- glandula pyriformes - produces silk for fixing threads,
- glandula aciniformes - produces silk for braiding prey,
- glandula tubiliformes - produces silk for an egg bag,
- glandula coronatae - produces yarns for sticky yarn axes.
In a separate species of spiders, all types of glands do not occur simultaneously.
The web is an elastic material that breaks only when stretched 200-400%. Spiders often reuse spider web silk, eating trapping threads damaged by rain, wind, or insects. It is digested with the help of special enzymes.
Growth and Shedding Edit
Like all arthropods, spiders have a solid exoskeleton, which is almost not able to stretch as the animal grows (with the exception of the soft abdomen). Therefore, in order to grow, they need to periodically discard the old chitinous shell, instead of which a new larger one appears. Depending on the species, spiders can molt from 5 to 10 times in a lifetime. With age, the frequency of links decreases.
Before molting, spiders leave their shelters and refuse food. Legs and abdomen become darker. A new exoskeleton forms under the old.
Spiders are dioecious. Males are often smaller and more colorful than females. Males can be easily identified by pedipalps, or rather, by the oblong bulbs at their ends, which they use to enter sperm into the open genitals of female individuals.
Spider reproduction organs are located in front of the spinning organs. Males have various ways of showing a female that he is interested in mating. Some species of males offer a present, others “clink” their feet on the female’s net, and some perform a dance. If the signals are correct and the female is ready for pairing, she allows the cavalier to approach. Before mating, the males fill oblong bulbs (cymbiums) at the ends of the pedipalps with sperm, for which they create a small network. Then the males drop a few drops of sperm from the genitals onto the net and collect the sperm into the cymbiums.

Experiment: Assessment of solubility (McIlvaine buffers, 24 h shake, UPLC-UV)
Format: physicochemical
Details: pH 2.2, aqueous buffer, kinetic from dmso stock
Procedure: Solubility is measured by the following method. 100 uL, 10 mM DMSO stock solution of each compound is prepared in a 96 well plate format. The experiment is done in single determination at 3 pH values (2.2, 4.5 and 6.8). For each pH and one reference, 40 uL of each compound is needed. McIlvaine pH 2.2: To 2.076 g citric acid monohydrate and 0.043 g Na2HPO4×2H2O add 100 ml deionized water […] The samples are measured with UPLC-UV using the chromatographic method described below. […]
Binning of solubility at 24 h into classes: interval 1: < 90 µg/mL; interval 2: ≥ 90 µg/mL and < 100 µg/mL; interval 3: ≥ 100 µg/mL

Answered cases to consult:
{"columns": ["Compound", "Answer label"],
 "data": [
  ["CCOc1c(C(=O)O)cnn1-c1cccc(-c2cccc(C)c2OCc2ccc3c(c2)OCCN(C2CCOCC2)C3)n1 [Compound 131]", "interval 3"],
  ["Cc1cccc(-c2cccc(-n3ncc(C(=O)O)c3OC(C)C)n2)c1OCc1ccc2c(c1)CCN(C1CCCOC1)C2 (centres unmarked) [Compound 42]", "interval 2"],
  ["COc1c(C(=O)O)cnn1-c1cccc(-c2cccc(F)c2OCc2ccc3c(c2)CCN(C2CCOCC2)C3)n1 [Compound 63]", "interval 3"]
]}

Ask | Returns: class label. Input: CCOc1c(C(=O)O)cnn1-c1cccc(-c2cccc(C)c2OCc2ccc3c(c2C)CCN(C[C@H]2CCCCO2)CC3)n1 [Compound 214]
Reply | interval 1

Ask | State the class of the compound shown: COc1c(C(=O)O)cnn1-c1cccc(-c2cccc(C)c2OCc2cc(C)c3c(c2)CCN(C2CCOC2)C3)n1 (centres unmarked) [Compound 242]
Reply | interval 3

After mating, there are frequent cases of devouring by a female male (see cannibalism of spiders).
The length of the body of different representatives varies significantly: from fractions of a millimeter to almost a dozen centimeters. The smallest spider - Patu digua reaches only 0.37 mm. The largest spiders are Blond's teraphosis tarantulas, whose body length can reach 9 cm, and leg span - up to 25 cm.
Spiders have only three types of pigments (visual pigments (English ommochrome), bilins and guanines), perhaps there are still undiscovered ones. Melanins, carotenoids and pterins, which are common among animals, are absent in spiders. In some species, the exocuticles of the paws and abdomen are formed by tanning and as a result they become brown. Bilins provide a brown color. Guanines are responsible for the white color, for example, in the cross (Araneus diadematus) Such births as: Tetragnatha, Leucauge, Argyrodes and Ther>. There are many species that have special flakes called guanicites. Structural colors in some spiders appear as a result of refraction, scattering, or interference of light, for example, modified flake bristles. White millet in representatives of the genus Argiope Is the result of the reflection of light by hairs, Lycosa and Josa there are parts of the body consisting of modified bristles that have the property of reflectors.